Why this ship sank so quickly is a matter of debate, though most writers suggest that the torpedo had struck the magazine. She apparently rolled over so quickly that boats could not be got off the sloping deck, hence many crew went down with her or spilled into the freezing North Sea to die. A stoker told the tale.
'The Hawke was holed above the engine room and commenced to cant over to starboard with alarming rapidity. Her plates were twisted and torn and a huge gap was rent in her side. An attempt to man the guns was made but owing to the extra acute list of the vessel it was found impossible to train them on the submerged craft. The horror of the situation was added to when a tank of oil fuel caught fire and the flames advanced with fatal rapidity. Seeing there was not the ghost of a chance of doing any good by remaining in what was obviously a death trap I determined to make a dash for it. I scrambled precipitately up the iron ladder to the main deck. All this had happened in less time than it takes to tell.’
Another newspaper reported how two of the survivors described the Hawke’s destruction. The first said:
'We were struck right amidships between the two funnels quite close to one of the magazines. All hands were on deck, and it was a terrible explosion. The vessel immediately took a heavy list to starboard. I have never been on a ship so well equipped with life saving apparatus, but the way the vessel heeled over made it almost impossible to get the boats out. The boat in which I was saved had a narrow escape from being taken down with the suction.'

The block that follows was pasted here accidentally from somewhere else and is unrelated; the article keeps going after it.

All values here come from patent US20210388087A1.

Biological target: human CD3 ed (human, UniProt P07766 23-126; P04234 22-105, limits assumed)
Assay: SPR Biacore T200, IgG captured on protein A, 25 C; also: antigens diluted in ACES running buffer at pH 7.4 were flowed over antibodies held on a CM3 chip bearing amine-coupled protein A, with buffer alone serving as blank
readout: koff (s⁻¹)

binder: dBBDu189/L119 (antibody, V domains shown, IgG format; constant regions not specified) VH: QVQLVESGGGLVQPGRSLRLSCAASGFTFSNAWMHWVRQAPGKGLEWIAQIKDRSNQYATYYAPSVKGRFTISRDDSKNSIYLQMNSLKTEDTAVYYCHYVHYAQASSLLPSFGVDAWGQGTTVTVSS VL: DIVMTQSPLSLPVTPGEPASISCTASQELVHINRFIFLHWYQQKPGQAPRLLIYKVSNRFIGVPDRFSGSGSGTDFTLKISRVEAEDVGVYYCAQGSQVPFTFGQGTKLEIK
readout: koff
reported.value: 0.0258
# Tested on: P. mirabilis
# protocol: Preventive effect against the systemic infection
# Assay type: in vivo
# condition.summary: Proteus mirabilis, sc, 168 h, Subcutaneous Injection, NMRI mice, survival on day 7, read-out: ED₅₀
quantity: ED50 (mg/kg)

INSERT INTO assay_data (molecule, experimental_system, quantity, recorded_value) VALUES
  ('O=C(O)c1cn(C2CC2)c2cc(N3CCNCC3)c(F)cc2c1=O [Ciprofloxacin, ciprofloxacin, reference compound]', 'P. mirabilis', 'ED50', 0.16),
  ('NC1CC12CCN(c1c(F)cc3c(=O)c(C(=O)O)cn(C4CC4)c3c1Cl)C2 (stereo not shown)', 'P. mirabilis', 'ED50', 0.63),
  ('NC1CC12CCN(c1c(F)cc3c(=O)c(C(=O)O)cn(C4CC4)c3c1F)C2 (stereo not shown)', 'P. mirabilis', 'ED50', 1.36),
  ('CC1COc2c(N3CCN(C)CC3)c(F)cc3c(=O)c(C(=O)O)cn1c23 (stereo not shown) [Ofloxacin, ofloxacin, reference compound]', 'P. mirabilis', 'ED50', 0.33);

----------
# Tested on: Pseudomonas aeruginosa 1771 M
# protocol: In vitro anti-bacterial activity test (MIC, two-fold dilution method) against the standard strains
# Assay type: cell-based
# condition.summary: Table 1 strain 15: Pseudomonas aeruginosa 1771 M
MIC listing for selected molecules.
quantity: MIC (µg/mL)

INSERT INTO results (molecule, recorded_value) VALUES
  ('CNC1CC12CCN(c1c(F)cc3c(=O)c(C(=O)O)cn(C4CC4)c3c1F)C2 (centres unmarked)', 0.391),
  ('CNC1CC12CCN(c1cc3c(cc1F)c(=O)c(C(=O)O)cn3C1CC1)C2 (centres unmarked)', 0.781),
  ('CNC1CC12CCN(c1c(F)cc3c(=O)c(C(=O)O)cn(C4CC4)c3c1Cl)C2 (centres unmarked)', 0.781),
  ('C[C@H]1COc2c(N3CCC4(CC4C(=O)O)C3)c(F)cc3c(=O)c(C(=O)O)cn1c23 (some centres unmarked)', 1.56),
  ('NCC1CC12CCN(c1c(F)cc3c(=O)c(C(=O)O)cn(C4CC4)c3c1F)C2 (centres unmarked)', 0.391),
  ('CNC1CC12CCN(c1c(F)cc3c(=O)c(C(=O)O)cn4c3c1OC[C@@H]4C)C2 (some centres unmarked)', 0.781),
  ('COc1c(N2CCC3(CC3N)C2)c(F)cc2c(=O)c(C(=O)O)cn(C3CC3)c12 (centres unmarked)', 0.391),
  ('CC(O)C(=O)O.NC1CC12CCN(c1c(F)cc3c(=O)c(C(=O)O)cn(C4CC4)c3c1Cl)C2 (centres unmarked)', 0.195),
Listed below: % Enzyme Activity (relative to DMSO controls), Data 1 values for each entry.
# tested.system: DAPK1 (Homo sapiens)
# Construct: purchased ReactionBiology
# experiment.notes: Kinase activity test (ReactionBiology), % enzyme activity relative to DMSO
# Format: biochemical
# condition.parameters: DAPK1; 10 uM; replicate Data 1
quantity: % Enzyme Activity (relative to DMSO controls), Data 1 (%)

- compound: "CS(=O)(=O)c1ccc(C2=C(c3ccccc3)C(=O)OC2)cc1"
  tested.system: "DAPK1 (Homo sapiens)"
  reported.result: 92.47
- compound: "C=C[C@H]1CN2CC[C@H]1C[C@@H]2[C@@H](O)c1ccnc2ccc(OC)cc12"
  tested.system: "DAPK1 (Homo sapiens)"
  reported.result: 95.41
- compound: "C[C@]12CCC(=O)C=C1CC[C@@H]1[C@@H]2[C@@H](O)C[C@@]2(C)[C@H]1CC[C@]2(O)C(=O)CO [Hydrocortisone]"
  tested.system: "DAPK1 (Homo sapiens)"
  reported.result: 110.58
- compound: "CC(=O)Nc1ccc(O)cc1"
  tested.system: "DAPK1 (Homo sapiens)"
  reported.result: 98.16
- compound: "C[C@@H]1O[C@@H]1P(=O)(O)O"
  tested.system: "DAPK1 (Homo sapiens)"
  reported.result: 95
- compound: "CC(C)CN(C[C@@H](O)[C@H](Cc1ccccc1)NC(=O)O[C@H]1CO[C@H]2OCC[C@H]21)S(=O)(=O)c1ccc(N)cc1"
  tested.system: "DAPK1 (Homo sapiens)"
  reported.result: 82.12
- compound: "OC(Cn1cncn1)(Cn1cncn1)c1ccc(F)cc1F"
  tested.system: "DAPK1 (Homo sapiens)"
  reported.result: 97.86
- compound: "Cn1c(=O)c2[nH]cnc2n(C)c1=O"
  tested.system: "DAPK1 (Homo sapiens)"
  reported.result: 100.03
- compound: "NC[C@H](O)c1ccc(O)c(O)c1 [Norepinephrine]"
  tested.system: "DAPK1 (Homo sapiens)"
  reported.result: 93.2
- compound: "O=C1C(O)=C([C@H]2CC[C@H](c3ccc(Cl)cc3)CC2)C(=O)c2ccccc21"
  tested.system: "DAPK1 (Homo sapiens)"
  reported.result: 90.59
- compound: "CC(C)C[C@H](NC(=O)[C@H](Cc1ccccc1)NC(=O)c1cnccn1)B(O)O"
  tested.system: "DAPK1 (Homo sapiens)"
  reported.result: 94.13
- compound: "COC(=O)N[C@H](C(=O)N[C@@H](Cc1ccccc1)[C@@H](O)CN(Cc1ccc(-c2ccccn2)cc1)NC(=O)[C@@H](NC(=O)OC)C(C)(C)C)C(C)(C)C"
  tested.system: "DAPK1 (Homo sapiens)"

The other reported:
Those on deck for an instant, immediately after the explosion, saw the periscope of a submarine, which showed above the water like a broomstick. When the explosion occurred, I, along with the others in the engine-room, was sent flying into space as it were, and must have been stunned for a little. When I came to, I found myself in the midst of an absolute inferno. One of the cylinders of the engine had been completely wrecked, and steam was hissing out in dense, scalding clouds, penetrating to every nook and cranny of the engine-room and stokehold. The horror of the situation was added to when a tank of fuel oil caught fire, and the flames advanced with fatal rapidity. ... Many of the crew had scrambled on to the side of the sinking cruiser as she slowly turned turtle, and from this temporary place of safety were sliding and diving into the sea.
Her demise was also so sudden, and out of sight of the other vessels, that other ships did not realise what had transpired until later.
U17 tried to torpedo HMS Theseus at 1.20 pm and missed. The squadron was then ordered to head north west at full speed; HMS Hawke did not respond. HMS Swift was despatched to see what had happened, but it was all too late. She picked up 22 men on a raft and herself was missed by a torpedo as she returned to Scapa Flow in the Orkney Islands. The Norwegian ship Modasta (sometimes Modesta) picked up 49 more. These were transferred to the steam trawler Ben Rinnes and she brought 58 men in total into Aberdeen.
524 men had drowned, including the ship's captain, Hugh P E T Williams and only 74 were saved. Many of the crew were Irishmen, the reason for which one survivor explained: ‘the crew for the most part were Irishmen, the reason being ... the Hawke ... was stationed at Queenstown … there were only around 24 active servicemen on board, the remainder being fleet reservists’.
49 of the dead were Ulstermen and Ulstermen numbered a further 6 among the survivors.
The loss of life was not surprising, as this Leading Seaman's tale makes clear: